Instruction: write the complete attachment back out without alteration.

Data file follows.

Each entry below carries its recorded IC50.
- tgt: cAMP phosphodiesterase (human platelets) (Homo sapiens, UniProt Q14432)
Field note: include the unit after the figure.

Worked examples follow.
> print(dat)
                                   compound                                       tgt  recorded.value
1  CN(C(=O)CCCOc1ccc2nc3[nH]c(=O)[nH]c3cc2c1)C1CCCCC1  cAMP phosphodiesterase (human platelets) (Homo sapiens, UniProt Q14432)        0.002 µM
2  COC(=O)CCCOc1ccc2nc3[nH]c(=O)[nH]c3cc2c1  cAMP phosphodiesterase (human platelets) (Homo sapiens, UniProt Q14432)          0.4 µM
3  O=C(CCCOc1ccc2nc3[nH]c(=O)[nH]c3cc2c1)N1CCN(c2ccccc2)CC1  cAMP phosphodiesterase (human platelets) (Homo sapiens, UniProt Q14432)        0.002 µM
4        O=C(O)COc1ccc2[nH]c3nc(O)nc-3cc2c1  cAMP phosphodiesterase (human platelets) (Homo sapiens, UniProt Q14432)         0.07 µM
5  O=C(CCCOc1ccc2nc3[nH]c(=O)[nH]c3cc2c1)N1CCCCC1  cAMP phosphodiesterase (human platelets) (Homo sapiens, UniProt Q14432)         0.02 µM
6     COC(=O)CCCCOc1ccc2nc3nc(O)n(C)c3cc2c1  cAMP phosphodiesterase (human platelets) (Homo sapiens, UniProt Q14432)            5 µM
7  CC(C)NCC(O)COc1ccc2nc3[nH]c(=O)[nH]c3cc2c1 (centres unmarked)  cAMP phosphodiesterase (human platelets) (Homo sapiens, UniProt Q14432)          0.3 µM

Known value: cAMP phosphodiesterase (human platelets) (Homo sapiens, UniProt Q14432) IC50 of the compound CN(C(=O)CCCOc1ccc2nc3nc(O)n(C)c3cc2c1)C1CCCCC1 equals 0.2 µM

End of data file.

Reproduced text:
Each entry below carries its recorded IC50.
- tgt: cAMP phosphodiesterase (human platelets) (Homo sapiens, UniProt Q14432)
Field note: include the unit after the figure.

Worked examples follow.
> print(dat)
                                   compound                                       tgt  recorded.value
1  CN(C(=O)CCCOc1ccc2nc3[nH]c(=O)[nH]c3cc2c1)C1CCCCC1  cAMP phosphodiesterase (human platelets) (Homo sapiens, UniProt Q14432)        0.002 µM
2  COC(=O)CCCOc1ccc2nc3[nH]c(=O)[nH]c3cc2c1  cAMP phosphodiesterase (human platelets) (Homo sapiens, UniProt Q14432)          0.4 µM
3  O=C(CCCOc1ccc2nc3[nH]c(=O)[nH]c3cc2c1)N1CCN(c2ccccc2)CC1  cAMP phosphodiesterase (human platelets) (Homo sapiens, UniProt Q14432)        0.002 µM
4        O=C(O)COc1ccc2[nH]c3nc(O)nc-3cc2c1  cAMP phosphodiesterase (human platelets) (Homo sapiens, UniProt Q14432)         0.07 µM
5  O=C(CCCOc1ccc2nc3[nH]c(=O)[nH]c3cc2c1)N1CCCCC1  cAMP phosphodiesterase (human platelets) (Homo sapiens, UniProt Q14432)         0.02 µM
6     COC(=O)CCCCOc1ccc2nc3nc(O)n(C)c3cc2c1  cAMP phosphodiesterase (human platelets) (Homo sapiens, UniProt Q14432)            5 µM
7  CC(C)NCC(O)COc1ccc2nc3[nH]c(=O)[nH]c3cc2c1 (centres unmarked)  cAMP phosphodiesterase (human platelets) (Homo sapiens, UniProt Q14432)          0.3 µM

Known value: cAMP phosphodiesterase (human platelets) (Homo sapiens, UniProt Q14432) IC50 of the compound CN(C(=O)CCCOc1ccc2nc3nc(O)n(C)c3cc2c1)C1CCCCC1 equals 0.2 µM